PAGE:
One Book, One Philadelphia celebrates its 15th anniversary this year with Mark Haddon's The Curious Incident of the Dog in the Night-Time. The program, featuring literary works that will promote library usage, literacy, and proactive concepts of citywide engagement and communion, strives to be inclusive and allows everyone — readers and nonreaders, theater heads, foodies — access to discuss and engage with a particular book, regardless of their backgrounds.
The lighthearted Curious Incident connects easily with all. Its protagonist, Christopher Boone, loves animals. He "knows all countries of the world, their capital cities, and every prime number up to 7,057," writes Haddon of his smart, compassionate hero, who may be on the autism spectrum. The book's title quotes Sherlock Holmes in Arthur Conan Doyle's 1892 short story "Silver Blaze," and, like the great Sherlock, Christopher is in search of a challenging mystery with his best friends.
The Free Library of Philadelphia will open its One Book event series starting Wednesday. Here are our must-do event picks to celebrate Haddon's best-seller.
Though Haddon, of London, can't make the kickoff, he'll be featured on a new video interview, while past One Book authors Lorene Cary (2003's The Price of a Child), James McBride (2004's The Color of Water), Carlos Eire (2007's Waiting for Snow in Havana), former Inquirer columnist Steve Lopez (2009's The Soloist), and Christina Baker Kline (2015's Orphan Train) will be on hand to enjoy original musical works inspired by Curious Incident that were composed by the Curtis Institute of Music's Nick DiBerardino.
7:30 p.m. Wednesday, Central Library of the Free Library, 1901 Vine St., 215-854-3514.
Christopher Boone uses compasses, protractors, and other tools to solve his Curious Case. So Paradigm Gallery offers free art classes in drawing and geometry.
Noon Jan. 29, Paradigm Gallery + Studio, 746 S. Fourth St., 215-266-0673.
Haddon never specifies Christopher's condition in relation to autism, but critics and clinicians hail Curious Incident as an Asperger's-based novel. Children's Hospital of Philadelphia's Center for Autism Research hosts a Q&A session in relation to the book's themes.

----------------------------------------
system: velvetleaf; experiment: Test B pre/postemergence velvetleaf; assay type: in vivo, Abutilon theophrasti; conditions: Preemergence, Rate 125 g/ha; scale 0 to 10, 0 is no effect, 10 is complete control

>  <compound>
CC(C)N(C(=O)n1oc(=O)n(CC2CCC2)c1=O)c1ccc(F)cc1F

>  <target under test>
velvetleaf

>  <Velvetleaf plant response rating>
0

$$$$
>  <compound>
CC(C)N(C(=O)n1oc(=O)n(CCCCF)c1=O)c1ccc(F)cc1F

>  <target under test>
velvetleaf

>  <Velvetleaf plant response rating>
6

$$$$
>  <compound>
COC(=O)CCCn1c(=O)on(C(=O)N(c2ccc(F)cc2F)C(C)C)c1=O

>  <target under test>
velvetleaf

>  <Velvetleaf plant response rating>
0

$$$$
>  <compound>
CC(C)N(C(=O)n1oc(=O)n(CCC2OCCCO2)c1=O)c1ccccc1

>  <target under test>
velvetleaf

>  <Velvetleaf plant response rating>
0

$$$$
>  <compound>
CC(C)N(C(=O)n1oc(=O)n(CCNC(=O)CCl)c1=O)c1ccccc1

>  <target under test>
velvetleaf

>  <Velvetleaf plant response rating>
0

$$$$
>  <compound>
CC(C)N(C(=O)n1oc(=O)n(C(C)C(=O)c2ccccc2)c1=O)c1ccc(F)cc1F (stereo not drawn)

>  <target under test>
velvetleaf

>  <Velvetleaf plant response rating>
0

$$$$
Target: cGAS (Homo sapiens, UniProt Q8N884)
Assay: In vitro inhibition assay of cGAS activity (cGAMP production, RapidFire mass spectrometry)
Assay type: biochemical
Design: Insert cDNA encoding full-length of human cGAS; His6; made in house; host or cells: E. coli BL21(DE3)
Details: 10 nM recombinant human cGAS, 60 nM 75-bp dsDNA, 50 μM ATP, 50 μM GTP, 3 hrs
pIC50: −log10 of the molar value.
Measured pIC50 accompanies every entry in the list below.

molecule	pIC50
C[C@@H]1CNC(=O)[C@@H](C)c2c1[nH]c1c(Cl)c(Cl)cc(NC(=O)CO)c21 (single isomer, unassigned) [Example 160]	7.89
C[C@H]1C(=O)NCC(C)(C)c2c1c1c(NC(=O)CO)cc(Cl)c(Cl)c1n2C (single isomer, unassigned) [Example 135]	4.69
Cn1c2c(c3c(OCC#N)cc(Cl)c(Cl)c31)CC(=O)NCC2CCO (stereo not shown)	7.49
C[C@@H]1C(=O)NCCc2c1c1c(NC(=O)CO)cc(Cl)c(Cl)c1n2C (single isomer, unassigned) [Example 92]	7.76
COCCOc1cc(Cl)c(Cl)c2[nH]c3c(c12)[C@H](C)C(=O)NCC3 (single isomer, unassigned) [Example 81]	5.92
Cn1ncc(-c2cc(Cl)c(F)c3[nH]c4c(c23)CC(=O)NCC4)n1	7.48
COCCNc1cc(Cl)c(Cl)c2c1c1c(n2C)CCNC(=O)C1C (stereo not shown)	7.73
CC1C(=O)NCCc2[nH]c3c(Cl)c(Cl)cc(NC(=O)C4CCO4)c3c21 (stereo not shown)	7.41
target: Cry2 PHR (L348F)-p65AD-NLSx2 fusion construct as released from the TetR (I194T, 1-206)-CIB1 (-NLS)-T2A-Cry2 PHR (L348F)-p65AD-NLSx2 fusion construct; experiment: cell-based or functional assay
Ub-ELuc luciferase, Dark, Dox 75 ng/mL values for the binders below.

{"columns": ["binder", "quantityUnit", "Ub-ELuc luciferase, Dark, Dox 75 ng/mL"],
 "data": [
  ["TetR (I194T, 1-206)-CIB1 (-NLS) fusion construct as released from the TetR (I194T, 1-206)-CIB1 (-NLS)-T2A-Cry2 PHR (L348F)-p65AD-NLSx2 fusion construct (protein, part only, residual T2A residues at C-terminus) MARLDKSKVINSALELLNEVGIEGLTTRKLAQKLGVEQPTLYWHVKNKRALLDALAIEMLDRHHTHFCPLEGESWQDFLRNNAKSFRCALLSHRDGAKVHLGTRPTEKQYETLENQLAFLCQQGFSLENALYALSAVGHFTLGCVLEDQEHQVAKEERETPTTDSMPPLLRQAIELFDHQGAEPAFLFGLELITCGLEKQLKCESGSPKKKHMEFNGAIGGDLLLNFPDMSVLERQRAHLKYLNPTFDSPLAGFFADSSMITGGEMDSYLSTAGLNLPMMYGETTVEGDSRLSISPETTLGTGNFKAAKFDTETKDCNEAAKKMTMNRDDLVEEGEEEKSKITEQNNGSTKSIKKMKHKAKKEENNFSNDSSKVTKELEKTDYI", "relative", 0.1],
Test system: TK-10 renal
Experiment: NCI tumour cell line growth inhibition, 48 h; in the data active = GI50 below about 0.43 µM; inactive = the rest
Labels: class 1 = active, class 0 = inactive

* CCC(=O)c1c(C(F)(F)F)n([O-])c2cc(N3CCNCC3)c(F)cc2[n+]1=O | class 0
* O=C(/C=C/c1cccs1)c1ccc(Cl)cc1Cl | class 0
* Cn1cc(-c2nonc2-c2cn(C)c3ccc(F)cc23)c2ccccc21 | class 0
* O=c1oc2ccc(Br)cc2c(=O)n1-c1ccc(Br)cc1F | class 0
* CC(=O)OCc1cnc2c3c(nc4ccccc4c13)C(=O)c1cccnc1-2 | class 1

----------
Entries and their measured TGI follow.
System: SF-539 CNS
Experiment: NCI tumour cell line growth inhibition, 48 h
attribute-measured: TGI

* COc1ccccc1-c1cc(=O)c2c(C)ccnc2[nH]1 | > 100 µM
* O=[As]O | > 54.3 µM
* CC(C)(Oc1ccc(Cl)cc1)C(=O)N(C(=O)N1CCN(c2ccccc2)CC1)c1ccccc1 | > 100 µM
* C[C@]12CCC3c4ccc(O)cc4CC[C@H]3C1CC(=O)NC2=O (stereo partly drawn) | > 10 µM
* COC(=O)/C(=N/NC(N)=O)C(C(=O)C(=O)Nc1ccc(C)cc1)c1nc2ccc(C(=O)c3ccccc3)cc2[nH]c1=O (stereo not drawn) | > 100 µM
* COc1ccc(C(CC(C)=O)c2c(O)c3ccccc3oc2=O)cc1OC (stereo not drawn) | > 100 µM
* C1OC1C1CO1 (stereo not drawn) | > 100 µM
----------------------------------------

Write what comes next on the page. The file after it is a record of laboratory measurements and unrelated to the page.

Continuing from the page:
6:30 p.m. Feb. 1, South Philadelphia Library, 1700 S. Broad St., 215-685-1866.
Wonder what it's like to be an outsider with tales of complex relationships with household pets? Join the stand-ups of Good Good Comedy for humorous tall tales based on real-life experience.
7 p.m. Feb. 2, Good Good Comedy Theatre, 215 N. 11th St. $5, 215-339-1279.
7 p.m. Feb. 8, Central Library of the Free Library, 1901 Vine St., 215-854-3514.
The only things that fascinate Christopher more than geometry and animals are the stars in the sky. See what Christopher sees, in a night hosted by the Franklin Institute's chief astronomer Derrick Pitts, with a cash bar available for adults.
6 p.m. Feb. 9 & March 9, Franklin Institute, 222 N. 20th St., 215-448-1200.
As all cooking is math with zest, Elizabette Andrade of Cooking Alchemy will instruct attendees on how to combine certain ratios for particular flavors. Plus, you can bring your results home.
6 p.m. Feb. 22, Fishtown Community Library, 1217 E. Montgomery Ave., 215-685-9990.
For the first time in its 15-year history, One Book has a large-scale theater work to go with its highlighted novel. This time, it's the 2015 Tony Award-winner for best new play, directed by twice-Tony-anointed director Marianne Elliot, and scripted by Tony-winning playwright Simon Stephens. "Working with the Free Library helps us connect fans of the book to an adaptation that stays true to the spirit of the original work," says Frances Egler, director of programming and presentations at the Kimmel Center. "It shows the power of live theater in creating the world of the novel onstage."